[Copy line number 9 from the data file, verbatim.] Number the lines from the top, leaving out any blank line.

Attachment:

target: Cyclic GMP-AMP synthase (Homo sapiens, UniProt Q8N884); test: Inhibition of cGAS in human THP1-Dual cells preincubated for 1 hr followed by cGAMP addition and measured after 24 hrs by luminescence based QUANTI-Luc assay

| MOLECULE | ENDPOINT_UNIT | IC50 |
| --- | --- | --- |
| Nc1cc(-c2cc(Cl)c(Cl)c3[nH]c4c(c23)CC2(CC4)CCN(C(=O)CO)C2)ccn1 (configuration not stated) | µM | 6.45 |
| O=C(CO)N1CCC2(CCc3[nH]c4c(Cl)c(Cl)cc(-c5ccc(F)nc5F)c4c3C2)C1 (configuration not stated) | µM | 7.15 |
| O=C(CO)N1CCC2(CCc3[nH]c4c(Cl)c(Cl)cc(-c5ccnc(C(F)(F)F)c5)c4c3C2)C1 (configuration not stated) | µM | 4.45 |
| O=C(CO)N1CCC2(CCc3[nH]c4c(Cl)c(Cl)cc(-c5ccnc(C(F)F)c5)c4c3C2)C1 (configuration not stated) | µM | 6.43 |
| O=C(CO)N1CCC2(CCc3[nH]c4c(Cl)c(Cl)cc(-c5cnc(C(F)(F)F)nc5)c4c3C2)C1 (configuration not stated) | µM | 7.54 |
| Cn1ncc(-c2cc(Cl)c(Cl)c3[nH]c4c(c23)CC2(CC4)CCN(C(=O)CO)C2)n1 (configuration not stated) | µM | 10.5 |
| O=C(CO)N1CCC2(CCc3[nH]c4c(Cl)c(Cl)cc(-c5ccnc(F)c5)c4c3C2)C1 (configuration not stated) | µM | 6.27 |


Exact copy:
| Cn1ncc(-c2cc(Cl)c(Cl)c3[nH]c4c(c23)CC2(CC4)CCN(C(=O)CO)C2)n1 (configuration not stated) | µM | 10.5 |